Why Are Mexican Chocolate Supplies Shrinking So Rapidly?

In Mexico, growing cacao trees is an act of resistance.

Kristina Bravo is a Los Angeles–based writer. She is a fellow at TakePart.

Heart shaped, sea salt laced, covered in bacon bits—chocolate in all forms has overtaken every drugstore and supermarket now that a certain holiday is upon us. It’s easy to forget that the beloved treat wasn’t born out of Willy Wonka’s factory and that cacao, the seed chocolate is made from, has been cultivated for thousands of years.

Enter chef and activist Daniel Klein, the guy behind award-winning online documentary series The Perennial Plate. He made this short video to remind us that for many people, the art of harvesting cacao and making chocolate represent millennia’s worth of history, culture, and spirituality. Indigenous traditions of farming and drinking cacao go further back than Hernán Cortés and the conquistadors' first encounter with the Aztecs, after all.

Farmer Dona Demetria Gutierrez Rendon and chocolatier Hector Galvan are two of the few who keep the trade alive in Mexico. Since petroleum became one of the country’s biggest industries, growing cacao has taken a backseat: What had been 1,800 hectares of cacao trees in the 19th century have now shrunk to just four. Why is the industry dwindling in the country that introduced chocolate to the world?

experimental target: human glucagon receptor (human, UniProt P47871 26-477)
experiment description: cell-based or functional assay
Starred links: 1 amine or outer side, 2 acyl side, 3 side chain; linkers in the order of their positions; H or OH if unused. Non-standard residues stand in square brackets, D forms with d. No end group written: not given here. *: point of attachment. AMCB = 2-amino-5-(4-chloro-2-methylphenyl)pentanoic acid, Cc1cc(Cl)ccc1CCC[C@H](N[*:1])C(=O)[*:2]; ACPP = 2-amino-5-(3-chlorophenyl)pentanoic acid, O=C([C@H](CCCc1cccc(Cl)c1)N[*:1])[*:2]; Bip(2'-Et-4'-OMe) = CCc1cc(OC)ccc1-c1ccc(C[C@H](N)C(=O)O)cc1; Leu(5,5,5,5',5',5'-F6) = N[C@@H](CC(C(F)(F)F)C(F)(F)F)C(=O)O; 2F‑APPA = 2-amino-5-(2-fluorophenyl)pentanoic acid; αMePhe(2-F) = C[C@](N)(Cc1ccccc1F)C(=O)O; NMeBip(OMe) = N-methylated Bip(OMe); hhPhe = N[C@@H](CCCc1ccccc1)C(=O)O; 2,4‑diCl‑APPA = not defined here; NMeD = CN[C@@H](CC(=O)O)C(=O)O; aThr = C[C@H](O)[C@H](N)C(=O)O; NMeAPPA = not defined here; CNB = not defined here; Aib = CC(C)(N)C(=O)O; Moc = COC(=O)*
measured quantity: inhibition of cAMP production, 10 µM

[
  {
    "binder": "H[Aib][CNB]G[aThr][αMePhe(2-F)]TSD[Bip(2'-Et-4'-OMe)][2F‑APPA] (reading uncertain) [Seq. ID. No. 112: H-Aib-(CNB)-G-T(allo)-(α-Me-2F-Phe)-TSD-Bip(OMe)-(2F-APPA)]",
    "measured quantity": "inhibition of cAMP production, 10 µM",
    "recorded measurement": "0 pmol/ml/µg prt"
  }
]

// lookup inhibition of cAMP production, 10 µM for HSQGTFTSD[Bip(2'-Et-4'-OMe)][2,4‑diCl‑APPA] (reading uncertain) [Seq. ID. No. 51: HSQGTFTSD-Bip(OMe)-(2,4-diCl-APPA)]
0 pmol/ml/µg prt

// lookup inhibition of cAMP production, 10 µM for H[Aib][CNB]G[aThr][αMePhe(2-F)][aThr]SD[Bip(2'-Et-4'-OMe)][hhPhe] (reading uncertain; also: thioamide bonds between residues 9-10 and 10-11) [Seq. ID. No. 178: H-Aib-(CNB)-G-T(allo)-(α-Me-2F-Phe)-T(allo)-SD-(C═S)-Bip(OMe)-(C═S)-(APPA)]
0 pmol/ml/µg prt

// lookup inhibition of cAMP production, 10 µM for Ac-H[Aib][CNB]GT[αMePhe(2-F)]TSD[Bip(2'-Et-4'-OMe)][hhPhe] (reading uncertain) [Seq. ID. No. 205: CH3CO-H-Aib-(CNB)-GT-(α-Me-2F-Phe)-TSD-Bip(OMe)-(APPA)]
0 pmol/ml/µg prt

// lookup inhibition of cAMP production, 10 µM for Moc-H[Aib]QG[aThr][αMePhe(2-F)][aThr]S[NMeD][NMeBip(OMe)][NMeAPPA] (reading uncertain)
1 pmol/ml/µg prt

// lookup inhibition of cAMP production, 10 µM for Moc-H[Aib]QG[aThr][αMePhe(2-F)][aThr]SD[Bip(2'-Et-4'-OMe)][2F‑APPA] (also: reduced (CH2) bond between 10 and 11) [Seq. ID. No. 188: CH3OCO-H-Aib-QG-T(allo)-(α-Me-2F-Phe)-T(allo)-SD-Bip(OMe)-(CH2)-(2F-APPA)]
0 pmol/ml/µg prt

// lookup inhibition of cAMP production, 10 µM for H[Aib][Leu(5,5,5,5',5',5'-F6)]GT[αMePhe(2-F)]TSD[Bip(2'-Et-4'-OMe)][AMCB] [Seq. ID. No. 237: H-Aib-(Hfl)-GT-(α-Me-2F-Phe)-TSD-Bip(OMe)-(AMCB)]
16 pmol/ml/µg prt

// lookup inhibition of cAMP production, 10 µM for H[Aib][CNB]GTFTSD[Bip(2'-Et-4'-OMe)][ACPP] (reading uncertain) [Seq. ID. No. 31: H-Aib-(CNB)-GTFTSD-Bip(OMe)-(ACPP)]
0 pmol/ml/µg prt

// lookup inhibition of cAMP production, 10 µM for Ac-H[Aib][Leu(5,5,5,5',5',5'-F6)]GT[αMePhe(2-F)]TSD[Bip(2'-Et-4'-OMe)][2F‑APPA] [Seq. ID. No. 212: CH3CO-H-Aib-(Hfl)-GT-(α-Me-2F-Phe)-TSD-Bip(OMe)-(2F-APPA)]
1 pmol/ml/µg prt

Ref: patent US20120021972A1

“To young people, cacao represents poverty and being indigenous,” Galvan says in the video. “For me, chocolate doesn’t only represent flavor and agriculture. It also connects the rich and the poor, in the spirit of the people.”

Our culture loves chocolate for its rich, sometimes nougat-y, drool-inducing indulgence. How does Galvan describe it? “Noble and exuberant.” After seeing this video, you won’t look at chocolate quite the same way again. 

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